Engaging with parents

Engaging with parents and carers can help to further inform the curriculum and ensure that key messages from within the curriculum are reinforced for children within their home environment. Schools and colleges can build engagement with parents by:

  • Identifying regular opportunities to speak with parents directly (whether 1:1 or in groups) regarding the topic of child-on-child abuse and the school’s procedures and policies and curriculum content.
  • Using regular communications (such as newsletters) to share information with parents.
  • Encouraging parents to share information regarding what they perceive to be the risks for their child/ the school community in relation to child-on-child abuse and how they think the school might work proactively to mitigate these risks.

Online Safety

It is important to approach all proactive work to promote online safety from an understanding that the internet can provide children with significant opportunities to learn and develop, as well as potentially facilitating harm. There is a role for all professionals and parents/carers to play in supporting the messages that children receive within school regarding keeping themselves safe online. For example, in cases where harmful narratives are perpetuated by specific sources (such as an influencer or particular website), then professionals can challenge the underlying principles rather than the individual influencer or website. This helps to avoid inadvertently promoting them or facilitating access by children. This also allows children to generalise the advice from professionals across other influencers and websites, rather than just the current influencer or website that is of concern. It is important to be aware that clicking on links or searching for names on a device that a child will also use can impact the child’s algorithms, increasing the likelihood of harmful content being promoted to them.

Professionals should seek to empower children with the knowledge and tools to navigate the online world in a safe, responsible and positive way. The Department for Education outlines within the Relationships Education, Relationships and Sex Education (RSE) and Health Education that by the end of primary school pupils should know:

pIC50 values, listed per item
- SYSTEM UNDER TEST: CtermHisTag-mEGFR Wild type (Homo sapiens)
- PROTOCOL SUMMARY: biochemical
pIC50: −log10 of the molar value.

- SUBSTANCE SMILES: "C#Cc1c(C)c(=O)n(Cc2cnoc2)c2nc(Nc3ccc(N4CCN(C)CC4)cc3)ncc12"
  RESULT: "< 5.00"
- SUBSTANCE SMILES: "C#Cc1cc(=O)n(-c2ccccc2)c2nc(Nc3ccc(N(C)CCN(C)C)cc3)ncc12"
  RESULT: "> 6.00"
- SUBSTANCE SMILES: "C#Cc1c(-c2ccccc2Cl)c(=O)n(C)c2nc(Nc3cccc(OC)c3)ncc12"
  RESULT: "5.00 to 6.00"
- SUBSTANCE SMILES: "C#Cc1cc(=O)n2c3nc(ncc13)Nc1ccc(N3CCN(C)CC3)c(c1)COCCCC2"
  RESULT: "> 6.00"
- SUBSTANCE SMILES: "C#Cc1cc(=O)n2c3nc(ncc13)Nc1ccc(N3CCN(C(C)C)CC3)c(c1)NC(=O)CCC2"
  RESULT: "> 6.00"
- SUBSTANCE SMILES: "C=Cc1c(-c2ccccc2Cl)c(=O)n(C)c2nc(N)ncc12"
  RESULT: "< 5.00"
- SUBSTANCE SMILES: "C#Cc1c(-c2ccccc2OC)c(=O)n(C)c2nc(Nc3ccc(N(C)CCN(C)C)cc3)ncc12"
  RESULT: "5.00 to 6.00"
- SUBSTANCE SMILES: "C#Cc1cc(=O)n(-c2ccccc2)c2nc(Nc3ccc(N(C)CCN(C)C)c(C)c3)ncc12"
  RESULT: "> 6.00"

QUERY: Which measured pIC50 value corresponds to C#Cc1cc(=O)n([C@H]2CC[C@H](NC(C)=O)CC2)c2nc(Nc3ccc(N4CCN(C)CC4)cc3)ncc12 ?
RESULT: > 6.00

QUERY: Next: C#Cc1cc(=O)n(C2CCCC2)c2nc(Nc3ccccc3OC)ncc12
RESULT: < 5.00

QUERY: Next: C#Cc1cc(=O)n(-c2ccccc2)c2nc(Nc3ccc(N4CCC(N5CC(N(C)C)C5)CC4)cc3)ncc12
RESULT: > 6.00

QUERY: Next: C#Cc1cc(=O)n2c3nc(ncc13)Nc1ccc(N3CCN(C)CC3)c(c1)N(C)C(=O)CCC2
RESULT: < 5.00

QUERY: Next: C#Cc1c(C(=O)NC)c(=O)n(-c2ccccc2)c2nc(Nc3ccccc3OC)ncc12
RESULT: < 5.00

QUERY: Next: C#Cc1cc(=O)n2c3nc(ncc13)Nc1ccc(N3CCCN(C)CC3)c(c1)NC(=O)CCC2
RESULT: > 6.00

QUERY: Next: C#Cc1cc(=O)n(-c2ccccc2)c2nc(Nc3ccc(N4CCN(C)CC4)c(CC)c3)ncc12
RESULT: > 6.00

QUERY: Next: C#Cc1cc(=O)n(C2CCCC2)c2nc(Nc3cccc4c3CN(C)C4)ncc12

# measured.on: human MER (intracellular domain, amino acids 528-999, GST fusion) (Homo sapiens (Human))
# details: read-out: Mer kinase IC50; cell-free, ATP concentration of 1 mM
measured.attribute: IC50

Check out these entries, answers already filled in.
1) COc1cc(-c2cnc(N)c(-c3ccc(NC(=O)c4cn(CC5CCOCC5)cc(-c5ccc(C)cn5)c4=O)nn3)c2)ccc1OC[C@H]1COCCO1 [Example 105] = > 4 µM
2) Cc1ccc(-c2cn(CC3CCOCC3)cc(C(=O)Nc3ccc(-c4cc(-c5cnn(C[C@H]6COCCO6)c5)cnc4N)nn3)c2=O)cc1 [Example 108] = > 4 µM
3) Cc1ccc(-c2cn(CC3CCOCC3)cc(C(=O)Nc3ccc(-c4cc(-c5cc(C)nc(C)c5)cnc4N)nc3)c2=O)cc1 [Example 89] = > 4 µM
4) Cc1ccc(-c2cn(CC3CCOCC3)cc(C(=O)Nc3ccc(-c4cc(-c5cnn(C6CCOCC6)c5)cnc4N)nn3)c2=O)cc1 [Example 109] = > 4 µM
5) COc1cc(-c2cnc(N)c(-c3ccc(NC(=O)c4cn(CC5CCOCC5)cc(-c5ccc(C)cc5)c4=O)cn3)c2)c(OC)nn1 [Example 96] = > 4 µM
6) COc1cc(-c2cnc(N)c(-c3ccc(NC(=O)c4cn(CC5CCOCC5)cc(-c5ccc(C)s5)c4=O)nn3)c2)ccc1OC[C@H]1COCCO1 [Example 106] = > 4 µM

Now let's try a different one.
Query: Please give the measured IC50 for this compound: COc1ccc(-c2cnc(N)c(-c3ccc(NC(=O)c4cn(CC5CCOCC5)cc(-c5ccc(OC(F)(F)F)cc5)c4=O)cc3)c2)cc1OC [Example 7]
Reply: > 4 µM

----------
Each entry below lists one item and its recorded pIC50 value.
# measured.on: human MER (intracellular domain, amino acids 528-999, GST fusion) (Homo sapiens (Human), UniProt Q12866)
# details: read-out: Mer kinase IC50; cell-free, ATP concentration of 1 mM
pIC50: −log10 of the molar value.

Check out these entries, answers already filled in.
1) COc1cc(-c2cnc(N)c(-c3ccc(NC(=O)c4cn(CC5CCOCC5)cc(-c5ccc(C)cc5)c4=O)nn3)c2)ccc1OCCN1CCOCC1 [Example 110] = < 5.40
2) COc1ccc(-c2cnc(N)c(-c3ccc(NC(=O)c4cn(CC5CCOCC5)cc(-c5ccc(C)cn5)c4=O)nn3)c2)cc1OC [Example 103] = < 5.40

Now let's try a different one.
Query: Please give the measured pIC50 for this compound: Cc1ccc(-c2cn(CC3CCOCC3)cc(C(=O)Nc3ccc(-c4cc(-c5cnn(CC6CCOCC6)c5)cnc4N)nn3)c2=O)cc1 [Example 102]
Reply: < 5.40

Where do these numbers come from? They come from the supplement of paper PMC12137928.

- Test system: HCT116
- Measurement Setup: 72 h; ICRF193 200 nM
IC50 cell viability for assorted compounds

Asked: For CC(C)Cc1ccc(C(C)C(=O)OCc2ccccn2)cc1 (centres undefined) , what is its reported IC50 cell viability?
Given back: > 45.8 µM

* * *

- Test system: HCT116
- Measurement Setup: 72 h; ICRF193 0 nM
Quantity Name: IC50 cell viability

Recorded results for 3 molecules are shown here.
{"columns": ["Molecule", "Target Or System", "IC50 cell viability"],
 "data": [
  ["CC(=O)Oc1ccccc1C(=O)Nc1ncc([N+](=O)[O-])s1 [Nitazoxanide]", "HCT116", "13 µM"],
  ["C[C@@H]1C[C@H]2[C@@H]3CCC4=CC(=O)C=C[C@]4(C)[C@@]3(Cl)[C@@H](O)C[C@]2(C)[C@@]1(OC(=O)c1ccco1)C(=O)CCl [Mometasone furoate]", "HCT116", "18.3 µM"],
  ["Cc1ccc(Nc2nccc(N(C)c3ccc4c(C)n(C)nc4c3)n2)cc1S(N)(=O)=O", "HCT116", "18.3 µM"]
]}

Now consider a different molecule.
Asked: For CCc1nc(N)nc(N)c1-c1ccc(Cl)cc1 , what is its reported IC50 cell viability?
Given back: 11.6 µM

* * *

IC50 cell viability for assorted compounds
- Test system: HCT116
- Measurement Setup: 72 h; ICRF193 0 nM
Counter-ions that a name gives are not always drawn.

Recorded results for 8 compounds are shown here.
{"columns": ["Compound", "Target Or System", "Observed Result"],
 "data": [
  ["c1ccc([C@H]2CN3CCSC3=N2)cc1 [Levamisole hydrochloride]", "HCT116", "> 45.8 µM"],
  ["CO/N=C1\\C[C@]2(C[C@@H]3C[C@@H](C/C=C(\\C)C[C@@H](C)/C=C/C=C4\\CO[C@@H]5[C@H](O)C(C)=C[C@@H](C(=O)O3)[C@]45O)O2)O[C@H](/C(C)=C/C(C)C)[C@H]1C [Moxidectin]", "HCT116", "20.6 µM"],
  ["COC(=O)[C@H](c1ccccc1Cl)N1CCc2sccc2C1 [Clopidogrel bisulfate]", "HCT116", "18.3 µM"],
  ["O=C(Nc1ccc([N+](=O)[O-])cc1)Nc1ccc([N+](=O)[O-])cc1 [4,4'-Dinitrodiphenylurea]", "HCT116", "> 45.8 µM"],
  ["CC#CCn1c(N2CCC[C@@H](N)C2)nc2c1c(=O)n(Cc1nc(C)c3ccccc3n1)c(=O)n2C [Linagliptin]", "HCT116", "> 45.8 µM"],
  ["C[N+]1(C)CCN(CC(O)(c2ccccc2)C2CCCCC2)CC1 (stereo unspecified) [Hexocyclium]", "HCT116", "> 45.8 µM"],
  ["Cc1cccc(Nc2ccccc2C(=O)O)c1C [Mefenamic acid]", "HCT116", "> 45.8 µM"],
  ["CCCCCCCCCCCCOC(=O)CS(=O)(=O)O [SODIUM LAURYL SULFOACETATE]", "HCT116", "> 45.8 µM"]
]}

• That people sometimes behave differently online, including by pretending to be someone they are not.
  • That the same principles apply to online relationships as to face-to-face relationships, including the importance of respect for others online including when we are anonymous.
  • The rules and principles for keeping safe online, how to recognise risks, harmful content and contact, and how to report them.
  • How to critically consider their online friendships and sources of information including awareness of the risks associated with people they have never met.
  • How information and data is shared and used online.

To promote online safety and proactively seek to prevent online harm, professionals should:

  • Be aware of the relevant age limits on social media platforms and support children in understanding the reasons for these limits and the consequences of breaching them.
  • Promote the celebration of difference. It is important that children understand and respect that not all children will choose to have a presence on social media and this is their individual choice. Children may feel pressured into having a presence on social media, so that they are not ‘missing out’ or to avoid receiving negative comments from their peers regarding not being on social media.
  • Clearly communicate routes that children can share any concerns they have about something that they have seen or experienced online.
  • Support children in understanding how social media platforms work (for example, through algorithms to display specific content) so that children can become informed and critical consumers.
  • Be informed about how to report inappropriate or harmful online content or contact to a platform provider or an independent agency.